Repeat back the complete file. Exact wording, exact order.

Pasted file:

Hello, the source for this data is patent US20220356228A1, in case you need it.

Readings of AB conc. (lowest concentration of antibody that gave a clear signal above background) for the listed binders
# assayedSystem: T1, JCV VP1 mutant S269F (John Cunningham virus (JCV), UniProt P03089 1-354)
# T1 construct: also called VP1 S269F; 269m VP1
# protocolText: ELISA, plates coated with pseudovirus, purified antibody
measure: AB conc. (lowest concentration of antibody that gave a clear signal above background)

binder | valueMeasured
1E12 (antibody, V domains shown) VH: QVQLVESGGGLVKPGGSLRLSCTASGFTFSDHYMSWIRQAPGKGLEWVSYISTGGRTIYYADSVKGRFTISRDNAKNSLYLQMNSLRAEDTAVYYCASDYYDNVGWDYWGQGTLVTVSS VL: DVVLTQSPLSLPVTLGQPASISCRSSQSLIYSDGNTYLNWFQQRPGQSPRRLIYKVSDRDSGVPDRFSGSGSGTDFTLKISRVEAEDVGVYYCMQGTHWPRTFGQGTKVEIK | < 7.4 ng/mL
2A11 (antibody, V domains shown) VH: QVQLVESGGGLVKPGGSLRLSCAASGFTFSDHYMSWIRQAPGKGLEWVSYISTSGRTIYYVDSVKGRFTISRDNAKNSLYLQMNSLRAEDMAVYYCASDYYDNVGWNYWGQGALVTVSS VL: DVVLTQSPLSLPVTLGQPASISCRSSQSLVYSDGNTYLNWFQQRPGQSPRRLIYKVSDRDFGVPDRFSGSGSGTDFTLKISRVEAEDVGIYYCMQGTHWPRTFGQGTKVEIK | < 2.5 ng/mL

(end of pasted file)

Hello, the source for this data is patent US20220356228A1, in case you need it.

Readings of AB conc. (lowest concentration of antibody that gave a clear signal above background) for the listed binders
# assayedSystem: T1, JCV VP1 mutant S269F (John Cunningham virus (JCV), UniProt P03089 1-354)
# T1 construct: also called VP1 S269F; 269m VP1
# protocolText: ELISA, plates coated with pseudovirus, purified antibody
measure: AB conc. (lowest concentration of antibody that gave a clear signal above background)

binder | valueMeasured
1E12 (antibody, V domains shown) VH: QVQLVESGGGLVKPGGSLRLSCTASGFTFSDHYMSWIRQAPGKGLEWVSYISTGGRTIYYADSVKGRFTISRDNAKNSLYLQMNSLRAEDTAVYYCASDYYDNVGWDYWGQGTLVTVSS VL: DVVLTQSPLSLPVTLGQPASISCRSSQSLIYSDGNTYLNWFQQRPGQSPRRLIYKVSDRDSGVPDRFSGSGSGTDFTLKISRVEAEDVGVYYCMQGTHWPRTFGQGTKVEIK | < 7.4 ng/mL
2A11 (antibody, V domains shown) VH: QVQLVESGGGLVKPGGSLRLSCAASGFTFSDHYMSWIRQAPGKGLEWVSYISTSGRTIYYVDSVKGRFTISRDNAKNSLYLQMNSLRAEDMAVYYCASDYYDNVGWNYWGQGALVTVSS VL: DVVLTQSPLSLPVTLGQPASISCRSSQSLVYSDGNTYLNWFQQRPGQSPRRLIYKVSDRDFGVPDRFSGSGSGTDFTLKISRVEAEDVGIYYCMQGTHWPRTFGQGTKVEIK | < 2.5 ng/mL